by John Duffy
At dawn, the temperature inside my tent began to steadily rise. After forty-eight hours on virtually no sleep, twelve of which were spent trudging through the hundred plus degree Texas afternoon, brambles snagging at my legs while mosquitos feasted on every drop of my simmering blood, even this sweltering tent has been a welcome respite. Lumpy ground and all. Clambering out into the morning, I look down to the pond where under the cover of last night’s darkness bats swooped and glided across the murky shimmer, expertly snaring their dinner. I quickly remember the howl of the coyotes that had filled the evening. It must have been a whole pack of them, I think to myself, recalling the density of sound that had filled the darkness and surrounded me with its primacy; its mystery.
People were already gathering under the meeting tent, eating oatmeal and waiting for the morning briefing. Most are from some region of Texas, others from Missouri, Arkansas, Oklahoma, Kentucky. There is an excitement permeating the inescapable discomfort. How often are activists granted such access? The morning briefing is led by an organizer with a straw cowboy hat, and he informs us that in West Virginia, hundreds have marched on a strip mine. Ultimately, fifty crossed the boundary line, and twenty were arrested. It wouldn’t be until I returned to Austin that I learned one of the people who locked themselves to the heavy machinery is a good friend. It would be another day still until I was made aware that his bail was set at twenty-five thousand dollars. The government is escalating its war against activists, as the fossil fuel industry escalates its war against life. I wonder when activists will escalate their tactics. When will they see that they need a new playbook? As glad as I am to be in a camp of fifty or so people gearing up to halt the construction of a pipeline that will transport tar-sand derived bitumen from Canada to the Gulf of Mexico, I cannot help but remember that we are losing. We have not been able to even slow the rate at which the planet is being killed, yet many want to only focus on our meager successes. Temporary battles won, stays of execution hard earned before the inevitable defeat at the hands of the machine of the dominant culture.
When will we stop asking nicely? What are we willing to sacrifice for an actual win?
Maybe it’s too late. Maybe the critical tipping points have already been reached and breached. Maybe all that methane now spewing up from beneath the Arctic really is the nail in the coffin that some proclaim it is. I guess I don’t really give a damn. It’s always easier to find a reason not to act than it is to act. If I am going to commit to this project, I have to steel myself against the inevitable criticisms that will barrel down upon us like a dust storm. I guess I’m just too damn tired of all the talk. That’s why I’m covered in a glaze of red clay, powder turned to paste as it met the layer of sweat I have worn all weekend. There is value in standing up, in fighting back against the insatiable bully. There is value in rebellion, in allowing the actions of the body to align with the nag of the conscience and the howl of the soul.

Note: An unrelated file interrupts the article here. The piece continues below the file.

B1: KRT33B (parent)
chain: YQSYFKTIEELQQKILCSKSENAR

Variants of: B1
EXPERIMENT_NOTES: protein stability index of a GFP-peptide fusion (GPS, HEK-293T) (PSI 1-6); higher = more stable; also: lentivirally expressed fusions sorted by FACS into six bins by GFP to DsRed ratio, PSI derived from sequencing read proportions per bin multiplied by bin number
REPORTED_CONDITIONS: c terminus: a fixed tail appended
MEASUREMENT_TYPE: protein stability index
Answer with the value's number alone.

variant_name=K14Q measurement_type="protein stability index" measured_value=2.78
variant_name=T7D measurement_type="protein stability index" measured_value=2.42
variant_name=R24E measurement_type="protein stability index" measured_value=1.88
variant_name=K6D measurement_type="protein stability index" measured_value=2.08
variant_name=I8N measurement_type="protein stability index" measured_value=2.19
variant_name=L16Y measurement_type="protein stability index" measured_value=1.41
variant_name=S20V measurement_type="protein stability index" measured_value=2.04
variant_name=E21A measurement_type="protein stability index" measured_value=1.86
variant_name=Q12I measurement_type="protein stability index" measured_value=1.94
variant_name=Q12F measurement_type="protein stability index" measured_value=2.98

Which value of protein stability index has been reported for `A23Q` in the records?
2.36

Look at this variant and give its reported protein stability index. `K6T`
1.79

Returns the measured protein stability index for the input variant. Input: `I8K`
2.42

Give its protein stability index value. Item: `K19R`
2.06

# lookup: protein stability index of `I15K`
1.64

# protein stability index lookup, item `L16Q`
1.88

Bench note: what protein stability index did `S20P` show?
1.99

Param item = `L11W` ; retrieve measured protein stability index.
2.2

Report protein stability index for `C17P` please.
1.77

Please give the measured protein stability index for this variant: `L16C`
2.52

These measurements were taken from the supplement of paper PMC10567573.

As the day draws on, I find myself standing with the property owners, sketching maps in the dirt. I drop my usual pretense and ask point blank how badly this family wants to protect their land. They are steadfast in their answers. There isn’t a hint of hesitation when I make specific suggestions as to how to fortify their boundaries. My chest tugs when I look into the eyes of the woman who made this land her home so many decades ago. I feel my agency drain from me. Choice is no longer a factor. Only duty remains. I am bound to this woman and hope she feels it when I hug her, promising my return, promising that I will do everything I can to help her win this fight.
On the drive back to Austin, the core of this conflict resonates, and all of us packed into the tiny car can feel its vibrations in our bones. The blue and red map no longer applies. It never was but a construct, propaganda disseminated as pompous fact in an effort to divide a people. This fight is about home. Not just the home of one family, bullied into submission by a foreign corporation who brandishes threats of eminent domain, but of all families. Human, bat, coyote, catfish, mosquito, sassafras, poison ivy. We have no place else. Here we were made, and here we shall remain. We aren’t asking nicely anymore.
John Duffy is an activist based out of Austin, Texas. He is currently working to blockade the construction of the southern leg of the Keystone XL tar-sand pipeline. If you would like to find out more about how you can support this effort, he can be contacted at Duffy.Contact@gmail.com.